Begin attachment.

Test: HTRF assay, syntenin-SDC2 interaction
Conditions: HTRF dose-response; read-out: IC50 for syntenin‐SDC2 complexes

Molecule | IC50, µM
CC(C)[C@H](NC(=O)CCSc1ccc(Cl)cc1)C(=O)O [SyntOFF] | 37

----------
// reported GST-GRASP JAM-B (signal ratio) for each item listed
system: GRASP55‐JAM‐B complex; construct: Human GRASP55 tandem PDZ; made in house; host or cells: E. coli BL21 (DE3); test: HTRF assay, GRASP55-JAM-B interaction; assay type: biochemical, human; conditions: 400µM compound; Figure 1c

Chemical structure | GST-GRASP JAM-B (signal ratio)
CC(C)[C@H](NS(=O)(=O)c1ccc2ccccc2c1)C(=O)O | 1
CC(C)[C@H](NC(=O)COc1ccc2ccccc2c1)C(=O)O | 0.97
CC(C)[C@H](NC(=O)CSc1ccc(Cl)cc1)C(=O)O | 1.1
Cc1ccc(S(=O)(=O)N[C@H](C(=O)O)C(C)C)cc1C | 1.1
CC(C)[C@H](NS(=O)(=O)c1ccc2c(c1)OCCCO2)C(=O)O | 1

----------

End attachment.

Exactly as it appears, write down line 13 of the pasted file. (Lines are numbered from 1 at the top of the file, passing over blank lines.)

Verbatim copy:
CC(C)[C@H](NS(=O)(=O)c1ccc2c(c1)OCCCO2)C(=O)O | 1